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U1264Laura has a five-month-old daughter named Lijsbeth, which is a traditional Dutch spelling of the name Lisbet, and is pronounced LEES-bet.

Few people have been able to pronounce Lijsbeth’s name, and even her Australian grandparents haven’t been able to learn to say it properly. Laura is getting heartily sick of having to correct people all the time, and feels bad for her daughter that nobody knows how to say her name – especially as Lijsbeth’s big sister has a very simple, straightforward name (for example, Katie). She has started telling people to just call Lijsbeth by the nickname Bessie, even though Laura doesn’t particularly care for this name.

Since her daughter was born, Laura has learned from a Dutch cousin that the spelling Lijsbeth is considered so old-fashioned in the Netherlands that even Dutch people would have trouble pronouncing it.

Laura is starting to think it might be a good idea to officially change the spelling of her daughter’s name, probably to Lisbet (said the same way as Lijsbeth), although she’s not completely sure. She still wants her baby girl to have a Dutch name with Dutch pronunciation, like Lisbet, but she’s worried it won’t be said properly.

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This is the first time someone has written in to the blog having already named their baby, but not completely satisfied with the results.

I think that if you want to change the spelling of your daughter’s name, then you’ve got good reasons for wanting to do so. In just five months you’ve already run into issues, and if you’re fed up with constantly correcting people after this brief period, you have to remember that Lijsbeth has a lifetime of it ahead of her.

Not only that, but you’ve also discovered that her Dutch name, chosen to honour her heritage, would be a curiosity and a stumbling block even in the Netherlands. I don’t think it’s unreasonable to use the modern Dutch spelling instead.

I think Lisbet is much simpler to spell than Lijsbeth, but I’m not sure it would solve the pronunciation issues, because they are said exactly the same way. I don’t actually think LEES-bet is that hard to say, once you’ve learned how, but explaining it to everyone is probably a pain.

Luckily, you only have to register the spelling of a baby’s name, not its pronunciation, so I would just concentrate on the spelling for now, and worry about pronunciation later. Changing the spelling might make it easier for people to understand; you may become more relaxed about people’s attempts to say the name correctly; it’s possible that in time you will decide to compromise on how the name is said. I would just put that issue to one side for now and see what happens.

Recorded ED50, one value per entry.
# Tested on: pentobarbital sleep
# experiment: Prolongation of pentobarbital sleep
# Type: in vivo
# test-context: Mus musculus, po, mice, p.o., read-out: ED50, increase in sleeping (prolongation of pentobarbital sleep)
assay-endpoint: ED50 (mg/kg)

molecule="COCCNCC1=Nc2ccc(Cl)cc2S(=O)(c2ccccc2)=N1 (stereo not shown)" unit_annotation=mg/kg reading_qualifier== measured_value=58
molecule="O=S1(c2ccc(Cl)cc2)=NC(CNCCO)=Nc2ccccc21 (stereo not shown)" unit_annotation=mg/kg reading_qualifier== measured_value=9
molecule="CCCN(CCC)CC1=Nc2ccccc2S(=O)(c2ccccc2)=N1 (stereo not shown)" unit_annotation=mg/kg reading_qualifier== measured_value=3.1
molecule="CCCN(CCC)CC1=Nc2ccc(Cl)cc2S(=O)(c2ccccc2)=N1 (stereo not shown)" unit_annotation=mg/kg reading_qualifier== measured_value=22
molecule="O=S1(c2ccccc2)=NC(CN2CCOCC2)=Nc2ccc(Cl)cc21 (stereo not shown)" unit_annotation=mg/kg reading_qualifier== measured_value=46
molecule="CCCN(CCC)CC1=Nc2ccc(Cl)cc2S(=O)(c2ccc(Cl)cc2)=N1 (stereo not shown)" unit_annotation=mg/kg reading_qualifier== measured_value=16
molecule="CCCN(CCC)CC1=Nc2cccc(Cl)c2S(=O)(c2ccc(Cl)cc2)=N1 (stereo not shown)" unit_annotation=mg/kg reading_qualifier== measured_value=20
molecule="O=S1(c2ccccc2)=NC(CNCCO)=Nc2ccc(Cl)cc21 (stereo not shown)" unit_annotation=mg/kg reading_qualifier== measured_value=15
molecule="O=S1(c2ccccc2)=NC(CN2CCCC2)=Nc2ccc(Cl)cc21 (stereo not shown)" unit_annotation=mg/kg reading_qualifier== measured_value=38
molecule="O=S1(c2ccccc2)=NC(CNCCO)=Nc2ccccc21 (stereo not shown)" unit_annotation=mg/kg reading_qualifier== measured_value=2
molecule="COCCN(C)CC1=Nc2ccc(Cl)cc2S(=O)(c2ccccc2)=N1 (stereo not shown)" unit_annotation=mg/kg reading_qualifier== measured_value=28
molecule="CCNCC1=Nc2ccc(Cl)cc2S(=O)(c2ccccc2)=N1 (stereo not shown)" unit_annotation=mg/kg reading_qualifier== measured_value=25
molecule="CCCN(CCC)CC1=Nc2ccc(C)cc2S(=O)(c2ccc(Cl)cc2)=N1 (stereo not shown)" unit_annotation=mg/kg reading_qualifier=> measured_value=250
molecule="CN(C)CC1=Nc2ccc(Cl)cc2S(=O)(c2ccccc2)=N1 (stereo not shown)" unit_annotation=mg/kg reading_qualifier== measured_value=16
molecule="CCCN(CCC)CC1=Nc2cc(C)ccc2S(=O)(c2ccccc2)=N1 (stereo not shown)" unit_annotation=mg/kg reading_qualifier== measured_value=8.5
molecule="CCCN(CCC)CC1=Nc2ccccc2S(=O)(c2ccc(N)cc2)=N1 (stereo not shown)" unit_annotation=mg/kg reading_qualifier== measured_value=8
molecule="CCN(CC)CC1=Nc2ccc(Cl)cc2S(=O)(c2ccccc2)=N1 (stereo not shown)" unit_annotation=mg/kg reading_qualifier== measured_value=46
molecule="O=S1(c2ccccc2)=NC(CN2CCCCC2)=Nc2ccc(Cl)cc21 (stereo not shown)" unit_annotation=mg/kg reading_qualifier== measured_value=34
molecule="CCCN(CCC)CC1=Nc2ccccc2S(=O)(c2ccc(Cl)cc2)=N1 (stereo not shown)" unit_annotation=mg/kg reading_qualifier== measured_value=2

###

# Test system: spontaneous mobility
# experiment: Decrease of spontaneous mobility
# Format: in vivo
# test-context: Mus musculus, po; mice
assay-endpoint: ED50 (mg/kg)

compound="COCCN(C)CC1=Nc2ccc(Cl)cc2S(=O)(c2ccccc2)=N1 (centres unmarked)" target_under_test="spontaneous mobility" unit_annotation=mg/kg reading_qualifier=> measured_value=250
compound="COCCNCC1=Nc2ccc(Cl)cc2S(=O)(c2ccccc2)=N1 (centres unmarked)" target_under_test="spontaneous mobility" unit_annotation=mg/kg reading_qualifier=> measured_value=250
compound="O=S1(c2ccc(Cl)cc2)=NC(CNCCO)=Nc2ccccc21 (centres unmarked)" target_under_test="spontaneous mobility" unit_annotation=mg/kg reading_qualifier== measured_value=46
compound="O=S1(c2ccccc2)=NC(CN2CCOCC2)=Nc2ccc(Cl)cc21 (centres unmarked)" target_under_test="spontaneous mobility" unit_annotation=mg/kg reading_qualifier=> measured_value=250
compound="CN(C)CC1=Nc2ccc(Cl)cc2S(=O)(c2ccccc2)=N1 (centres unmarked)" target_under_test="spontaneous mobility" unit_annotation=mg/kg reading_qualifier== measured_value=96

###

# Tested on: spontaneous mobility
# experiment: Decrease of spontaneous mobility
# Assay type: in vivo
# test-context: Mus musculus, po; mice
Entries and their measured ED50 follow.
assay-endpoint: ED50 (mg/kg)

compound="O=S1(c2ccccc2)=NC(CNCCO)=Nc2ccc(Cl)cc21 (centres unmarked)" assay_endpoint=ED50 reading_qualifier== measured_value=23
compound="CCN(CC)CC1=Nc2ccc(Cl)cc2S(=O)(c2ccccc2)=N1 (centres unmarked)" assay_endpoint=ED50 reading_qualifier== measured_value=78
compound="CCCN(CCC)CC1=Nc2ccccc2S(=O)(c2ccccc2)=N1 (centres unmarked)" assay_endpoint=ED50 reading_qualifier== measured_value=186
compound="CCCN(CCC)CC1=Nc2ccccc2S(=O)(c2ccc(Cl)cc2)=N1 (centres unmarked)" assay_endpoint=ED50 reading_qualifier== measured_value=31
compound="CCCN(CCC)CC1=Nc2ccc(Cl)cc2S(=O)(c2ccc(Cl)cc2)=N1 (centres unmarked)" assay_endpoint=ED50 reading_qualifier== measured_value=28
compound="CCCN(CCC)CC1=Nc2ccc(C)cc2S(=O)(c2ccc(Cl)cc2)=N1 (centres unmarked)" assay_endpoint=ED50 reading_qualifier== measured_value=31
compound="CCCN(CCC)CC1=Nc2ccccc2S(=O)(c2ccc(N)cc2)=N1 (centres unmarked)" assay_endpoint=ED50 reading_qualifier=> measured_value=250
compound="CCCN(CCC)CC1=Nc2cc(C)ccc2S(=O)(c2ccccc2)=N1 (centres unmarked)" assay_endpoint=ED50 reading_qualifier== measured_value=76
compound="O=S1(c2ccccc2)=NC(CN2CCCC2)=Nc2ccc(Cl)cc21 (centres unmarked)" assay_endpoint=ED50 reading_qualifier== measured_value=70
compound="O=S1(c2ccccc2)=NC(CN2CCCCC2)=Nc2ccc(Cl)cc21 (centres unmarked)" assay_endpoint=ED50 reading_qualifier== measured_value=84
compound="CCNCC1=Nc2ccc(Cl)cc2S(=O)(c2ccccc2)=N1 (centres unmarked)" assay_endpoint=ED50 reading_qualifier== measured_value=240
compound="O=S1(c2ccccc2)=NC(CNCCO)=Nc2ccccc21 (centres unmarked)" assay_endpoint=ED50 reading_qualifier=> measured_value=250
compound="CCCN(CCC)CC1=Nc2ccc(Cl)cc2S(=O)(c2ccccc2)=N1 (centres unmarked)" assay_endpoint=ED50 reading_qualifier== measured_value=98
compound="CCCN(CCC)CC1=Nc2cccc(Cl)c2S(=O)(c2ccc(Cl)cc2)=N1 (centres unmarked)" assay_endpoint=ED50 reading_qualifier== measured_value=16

I think your idea of using a nickname for everyday use is a brilliant one, but what a shame you don’t like your daughter’s nickname. Is there something else you could use instead? Lisa, Leesie, Libby, Libsy, Lili, Lilbet, Itsy, Issy, Betty, Betsy, Bitsy, Bibi, Biddie, Birdie …. ?

As your daughter gets older, she will probably develop her own ideas about how she’d like her name to be pronounced, and what nickname she would prefer. Our names do often evolve and change with us, and she may come home from kinder one day and announce that her nickname is Lissy, because that’s what all the other kids call her.

The good news is that it is relatively easy to officially change your child’s name (or its spelling) before it is 12 months old. My understanding is that in the first year, it’s not considered a legal name change, but simply an amendment to the birth certificate. That means that whatever the original name was, it will simply be wiped from the records as if it had never existed.

Each state and territory has different rules, but in some states it is free, and in others you will have to pay a nominal administrative fee. Just like registering the name for the first time, both parents must sign the certificate at Births, Deaths and Marriages, and once you have the new birth certificate, you’ll have to change her details with Medicare, Centrelink, the doctor’s office, and anywhere else that has her name in their database. A bit of paperwork to fill in, but that’s about it.

You may also want to send a mass e-mail to everyone you know, briefly explaining you’ve changed the spelling of your daughter’s name to something simpler, but that the pronunciation will stay the same. This could also be an opportunity to let them know that a nickname of your choice can be used instead.

It is important that you are absolutely sure that you want to do this, that you know exactly which spelling you want to use, and that both parents are completely on board with it. It’s really something you don’t want to delay either, so I would get on to it as soon as you know what you want to do.

Good luck Laura, I’m sure you will be able to come up with a solution that makes life easier for you, and ultimately for your little girl as well. Write in again if you still feel unsure about it, or run into further issues down the track.

NOTE: In the end, Laura decided her daughter’s name didn’t need to be changed.

POLL RESULTS: Just over half of respondents voted that the baby’s name be changed to Lisbet. Nearly 18% voted for the spelling to be unchanged.

(Image from Embroidery Library)